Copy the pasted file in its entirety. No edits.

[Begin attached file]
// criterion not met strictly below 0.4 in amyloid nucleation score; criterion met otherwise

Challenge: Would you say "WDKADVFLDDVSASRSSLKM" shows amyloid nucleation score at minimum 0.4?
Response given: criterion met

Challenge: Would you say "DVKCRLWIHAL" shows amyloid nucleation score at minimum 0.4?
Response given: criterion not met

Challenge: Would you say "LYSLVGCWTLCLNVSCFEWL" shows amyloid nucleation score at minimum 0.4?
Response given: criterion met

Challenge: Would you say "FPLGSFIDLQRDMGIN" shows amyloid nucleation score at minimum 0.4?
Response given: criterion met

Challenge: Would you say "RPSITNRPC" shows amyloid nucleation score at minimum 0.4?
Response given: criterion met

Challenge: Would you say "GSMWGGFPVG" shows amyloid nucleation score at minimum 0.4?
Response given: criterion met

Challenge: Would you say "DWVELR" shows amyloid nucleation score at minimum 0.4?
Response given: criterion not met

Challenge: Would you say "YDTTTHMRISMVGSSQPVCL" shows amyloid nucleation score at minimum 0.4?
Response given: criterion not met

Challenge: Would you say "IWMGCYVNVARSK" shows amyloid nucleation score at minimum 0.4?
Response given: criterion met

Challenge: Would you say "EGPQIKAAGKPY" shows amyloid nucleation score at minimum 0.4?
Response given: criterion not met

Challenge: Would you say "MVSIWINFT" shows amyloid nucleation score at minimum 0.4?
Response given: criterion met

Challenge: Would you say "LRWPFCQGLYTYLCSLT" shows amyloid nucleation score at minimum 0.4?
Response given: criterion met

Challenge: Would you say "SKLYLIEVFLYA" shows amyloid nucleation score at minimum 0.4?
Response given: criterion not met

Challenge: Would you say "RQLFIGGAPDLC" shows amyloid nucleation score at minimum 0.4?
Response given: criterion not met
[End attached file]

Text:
// criterion not met strictly below 0.4 in amyloid nucleation score; criterion met otherwise

Challenge: Would you say "WDKADVFLDDVSASRSSLKM" shows amyloid nucleation score at minimum 0.4?
Response given: criterion met

Challenge: Would you say "DVKCRLWIHAL" shows amyloid nucleation score at minimum 0.4?
Response given: criterion not met

Challenge: Would you say "LYSLVGCWTLCLNVSCFEWL" shows amyloid nucleation score at minimum 0.4?
Response given: criterion met

Challenge: Would you say "FPLGSFIDLQRDMGIN" shows amyloid nucleation score at minimum 0.4?
Response given: criterion met

Challenge: Would you say "RPSITNRPC" shows amyloid nucleation score at minimum 0.4?
Response given: criterion met

Challenge: Would you say "GSMWGGFPVG" shows amyloid nucleation score at minimum 0.4?
Response given: criterion met

Challenge: Would you say "DWVELR" shows amyloid nucleation score at minimum 0.4?
Response given: criterion not met

Challenge: Would you say "YDTTTHMRISMVGSSQPVCL" shows amyloid nucleation score at minimum 0.4?
Response given: criterion not met

Challenge: Would you say "IWMGCYVNVARSK" shows amyloid nucleation score at minimum 0.4?
Response given: criterion met

Challenge: Would you say "EGPQIKAAGKPY" shows amyloid nucleation score at minimum 0.4?
Response given: criterion not met

Challenge: Would you say "MVSIWINFT" shows amyloid nucleation score at minimum 0.4?
Response given: criterion met

Challenge: Would you say "LRWPFCQGLYTYLCSLT" shows amyloid nucleation score at minimum 0.4?
Response given: criterion met

Challenge: Would you say "SKLYLIEVFLYA" shows amyloid nucleation score at minimum 0.4?
Response given: criterion not met

Challenge: Would you say "RQLFIGGAPDLC" shows amyloid nucleation score at minimum 0.4?
Response given: criterion not met